Fed foresees a potential rate hike as soon as next year
Updated 08:13, 23-Sep-2021
Jerome Powell, chairman of the U.S. Federal Reserve, speaks during a Senate Banking Committee hearing in Washington, D.C., U.S. /Getty

Jerome Powell, chairman of the U.S. Federal Reserve, speaks during a Senate Banking Committee hearing in Washington, D.C., U.S. /Getty

The Federal Reserve signaled Wednesday that it may start raising its benchmark interest rate sometime next year, earlier than it envisioned three months ago and a sign that it's concerned that high inflation pressures may persist.

In a statement, the Fed also said it will likely begin slowing the pace of its monthly bond purchases "soon" if the economy keeps improving. The bond purchases have been intended to lower longer-term loan rates to encourage borrowing and spending.

Taken together, the Fed's plans reflect its belief that the economy has recovered sufficiently from the pandemic recession for it to soon begin dialing back the extraordinary support it provided after the coronavirus paralyzed the economy 18 months ago. As the economy has steadily strengthened, inflation has also accelerated to a three-decade high, heightening the pressure on the Fed to pull back.

Fed Chairman Jerome Powell, at his post-meeting news conference, said the Fed is getting closer to achieving its goals on "substantial further progress" on inflation and employment.

"For inflation, we appear to have achieved more than significant progress, substantial further progress. That part of the test is achieved in my view and the view of many others," he said. "My own view is the test for substantial further progress on employment is all but met."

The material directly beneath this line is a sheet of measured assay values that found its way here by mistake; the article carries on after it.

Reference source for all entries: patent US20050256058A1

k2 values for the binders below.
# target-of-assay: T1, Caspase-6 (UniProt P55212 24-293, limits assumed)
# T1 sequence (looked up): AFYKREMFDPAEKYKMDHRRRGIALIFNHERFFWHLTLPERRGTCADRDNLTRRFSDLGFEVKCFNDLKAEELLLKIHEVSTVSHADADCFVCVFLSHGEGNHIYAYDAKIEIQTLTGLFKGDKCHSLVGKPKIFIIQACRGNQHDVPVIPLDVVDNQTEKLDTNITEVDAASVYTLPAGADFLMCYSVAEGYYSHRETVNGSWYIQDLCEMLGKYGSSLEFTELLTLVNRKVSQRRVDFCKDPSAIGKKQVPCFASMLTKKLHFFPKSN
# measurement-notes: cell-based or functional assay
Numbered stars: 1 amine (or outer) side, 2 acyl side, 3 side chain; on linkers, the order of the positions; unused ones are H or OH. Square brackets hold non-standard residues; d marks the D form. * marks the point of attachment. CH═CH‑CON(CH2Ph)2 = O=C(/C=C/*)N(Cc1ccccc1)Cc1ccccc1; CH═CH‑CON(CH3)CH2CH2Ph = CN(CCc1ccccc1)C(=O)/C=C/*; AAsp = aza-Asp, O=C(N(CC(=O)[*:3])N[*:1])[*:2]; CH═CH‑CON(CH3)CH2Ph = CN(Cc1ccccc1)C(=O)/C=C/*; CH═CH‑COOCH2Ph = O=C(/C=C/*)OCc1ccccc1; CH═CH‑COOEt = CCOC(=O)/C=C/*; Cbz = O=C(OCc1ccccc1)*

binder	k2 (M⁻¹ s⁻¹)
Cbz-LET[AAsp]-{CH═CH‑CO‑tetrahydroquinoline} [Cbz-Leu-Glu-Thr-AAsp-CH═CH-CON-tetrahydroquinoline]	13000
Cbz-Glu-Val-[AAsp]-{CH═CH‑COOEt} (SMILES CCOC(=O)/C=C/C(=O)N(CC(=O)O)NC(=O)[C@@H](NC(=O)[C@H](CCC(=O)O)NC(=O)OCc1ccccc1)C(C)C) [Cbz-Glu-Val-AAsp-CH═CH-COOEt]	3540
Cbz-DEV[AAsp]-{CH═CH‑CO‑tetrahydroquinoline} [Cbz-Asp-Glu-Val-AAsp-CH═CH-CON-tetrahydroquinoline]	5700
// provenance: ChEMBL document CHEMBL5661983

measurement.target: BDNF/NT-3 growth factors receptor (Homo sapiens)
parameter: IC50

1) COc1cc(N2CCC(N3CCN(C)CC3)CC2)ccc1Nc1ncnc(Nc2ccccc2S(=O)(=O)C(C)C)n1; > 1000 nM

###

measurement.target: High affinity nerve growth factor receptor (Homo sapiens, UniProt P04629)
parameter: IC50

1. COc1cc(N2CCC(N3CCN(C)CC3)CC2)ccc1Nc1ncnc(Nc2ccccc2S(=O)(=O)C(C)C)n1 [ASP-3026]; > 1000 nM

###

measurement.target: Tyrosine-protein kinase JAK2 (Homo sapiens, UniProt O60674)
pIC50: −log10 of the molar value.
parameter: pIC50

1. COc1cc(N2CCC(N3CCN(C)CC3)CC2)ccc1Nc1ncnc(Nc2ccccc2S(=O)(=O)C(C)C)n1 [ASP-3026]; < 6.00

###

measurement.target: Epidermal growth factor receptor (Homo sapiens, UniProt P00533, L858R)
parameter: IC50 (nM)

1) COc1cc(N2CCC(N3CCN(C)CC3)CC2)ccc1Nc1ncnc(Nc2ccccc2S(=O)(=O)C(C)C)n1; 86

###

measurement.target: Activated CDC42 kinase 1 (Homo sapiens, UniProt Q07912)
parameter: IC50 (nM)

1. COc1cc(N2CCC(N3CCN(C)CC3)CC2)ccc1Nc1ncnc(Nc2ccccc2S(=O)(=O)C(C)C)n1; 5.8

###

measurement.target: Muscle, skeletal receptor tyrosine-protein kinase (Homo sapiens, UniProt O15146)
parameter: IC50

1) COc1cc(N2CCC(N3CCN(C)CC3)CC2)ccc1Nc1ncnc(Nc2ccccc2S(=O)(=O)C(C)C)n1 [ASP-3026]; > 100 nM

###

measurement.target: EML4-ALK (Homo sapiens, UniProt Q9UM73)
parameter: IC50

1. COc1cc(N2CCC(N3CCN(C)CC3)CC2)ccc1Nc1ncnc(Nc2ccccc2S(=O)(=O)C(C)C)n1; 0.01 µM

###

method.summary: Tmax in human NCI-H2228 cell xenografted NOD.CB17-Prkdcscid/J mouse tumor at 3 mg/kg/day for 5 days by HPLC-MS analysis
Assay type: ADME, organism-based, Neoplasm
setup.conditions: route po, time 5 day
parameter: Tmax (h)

Stock and bond traders appeared pleased by the Fed's policy statement Wednesday, at least initially. Soon after it was issued, the Dow Jones Industrial Average's gain for the day surged from 1 to 1.5 percent. And the yield on the 10-year Treasury note dipped from 1.32 to 1.30 percent.

The committee now sees GDP rising just 5.9 percent this year, compared with a 7-percent forecast in June. However, 2023 growth is now set at 3.8 percent, compared with 3.3 percent previously, and 2.5 percent in 2023, up one-tenth of a percentage point.

Projections also signaled that FOMC members see inflation stronger than projections in June. Core inflation is projected to increase 3.7 percent this year, compared with the 3 percent forecast the last time members gave their expectations. Officials then see inflation at 2.3 percent in 2022, compared with the previous projection of 2.1 percent, and 2.2 percent in 2023, one-tenth of a percentage point higher than the June forecast.

Including food and energy, officials expect inflation to run at 4.2 percent this year, up from 3.4 percent in June. The subsequent two years are expected to fall back to 2.2 percent, little changed from the June outlook.

Before it starts raising rates, though, the Fed expects to begin paring, or tapering, its monthly bond buying. The central bank had signaled last year that it would likely start tapering its $120 billion-a-month in purchases of Treasurys and mortgage bonds once the economy had made "substantial further progress" toward the Fed's goals of maximum employment and 2 percent average annual inflation.

"If progress continues broadly as expected, the Committee judges that a moderation in the pace of asset purchases may soon be warranted," the Fed said in a statement issued after its two-day meeting ended Wednesday.

Taken together, the Fed's pullback in bond purchases and its eventual rate hikes, whenever they happen, will mean that some borrowers will have to pay more for mortgages, credit cards and business loans.

The Fed's preferred inflation measure – the personal consumption expenditures index less food and energy prices – accelerated by 3.6 percent in July, the highest level in 30 years. However, Powell has said repeatedly that he expects price pressures to subside as supply chain factors, goods shortages and unusually high levels of demand return to pre-pandemic levels.

Source(s): AP

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